Are you ready for the new semester?

The mid-years are done, school is wrapping up lessons but before you pack up the pencils and make plans for the upcoming holidays, there’s one last matter to attend to.  Your child has brought home their mid-year assessments – what should you do now?

Whether you and your child are happy with the scores, this should be seen as a good opportunity to get feedback on his academic progress thus far in the year.

Here are our top 3 tips on how to interpret your child’s performance, and what to do moving forwards!

1. Assessing scores

It’s easy to see an AL grade of 4 to 6 as a sign that your child is struggling.  But more importantly, find out how your child fared in comparison to his classmates.  Though the ALs are supposed to be a reflection of how your child did in relation to his previous work and not for comparison of grades between individuals, it might be a cause for concern if they are getting AL 7s or 8s.  Conversely, an AL4 grade might be great if the rest of the class are getting AL5s.

Take the opportunity to get personalised feedback on your child’s performance, by meeting with individual subject teachers in parent-teacher meetings.  Maybe they’re always falling asleep in class.  Or perhaps the assessments were set at a particularly high standard.  You don’t have to wait till the school schedules a parent-teacher session before asking to meet with them!

Alternatively, if your child has tuition classes, ask his tutor for an assessment of their progress thus far. Tutors work closely with your child in his or her learning, and so are able to provide the best tips for improvement.

2. Making a game plan

What did your child do well this time that contributed to good or improved grades?

Get your child in the habit of self-reflecting on their results – and get them to actually write it out or discuss it with you. This will help them develop a sense of ownership and responsibility for their academic work.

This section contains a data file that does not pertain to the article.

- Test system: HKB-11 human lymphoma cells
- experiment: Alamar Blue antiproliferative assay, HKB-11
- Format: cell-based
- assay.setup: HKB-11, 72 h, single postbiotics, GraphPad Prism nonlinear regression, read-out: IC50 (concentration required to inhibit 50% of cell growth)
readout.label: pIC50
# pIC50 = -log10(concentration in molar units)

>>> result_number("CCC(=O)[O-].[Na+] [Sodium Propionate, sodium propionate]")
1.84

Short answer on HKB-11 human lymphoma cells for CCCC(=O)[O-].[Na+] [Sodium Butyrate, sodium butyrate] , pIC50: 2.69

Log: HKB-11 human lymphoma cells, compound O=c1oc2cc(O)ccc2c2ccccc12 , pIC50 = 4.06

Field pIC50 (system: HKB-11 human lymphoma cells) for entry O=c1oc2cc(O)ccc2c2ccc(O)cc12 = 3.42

Here are some questions for them to consider:

    • Is your child satisfied with their grades?
    • Does he/she think they could have done better?
    • Does your child think they allocated themselves sufficient time to revise?
      Most students start to prepare only a few days, but high-performers tend to revise consistently.
    • What did your child do well this time that contributed to good or improved grades?
    • What could your child do differently next time to boost their scores further?

From teachers’ feedback and your child’s reflections, guide them in creating an action plan with concrete and achievable steps for the upcoming holidays and new academic semester.  This might mean strengthening their foundation in certain problem-solving or writing skills, or revising specific topic areas.

It’s worth taking the time to work on weaknesses, as each term’s academic syllabus tends to build on the content and skills of the previous. Alternatively, it might be worth getting a head-start on the next semester’s curriculum to ease the learning curve once July comes around.

3. Enjoying a well-deserved break

At the end of the day, every academic semester is just another stepping stone in your child’s long education journey.   Allow your child some time to get proper rest and relaxation this June holiday break too, to make sure they doesn’t burn out.  But don’t let the books get dusty; working in some revision or studying ahead will ensure your child is in the best place to hit the ground running come July!

The Elucidation Learning advantage

Our curriculum at Elucidation Learning Centre is built around these principles — Students are sorted by ability into small classes, to build an environment that best suits their individual needs.

For a free assessment of your child’s work, make an appointment with Elucidation Learning. You can drop in at our centre location and speak to us, call us at  +65.6464-0323 or Whatsapp us on +65.9738-8529 (by tapping the link).  We can help your child work on their weaknesses this holidays, and give him or her a head-start for the new semester!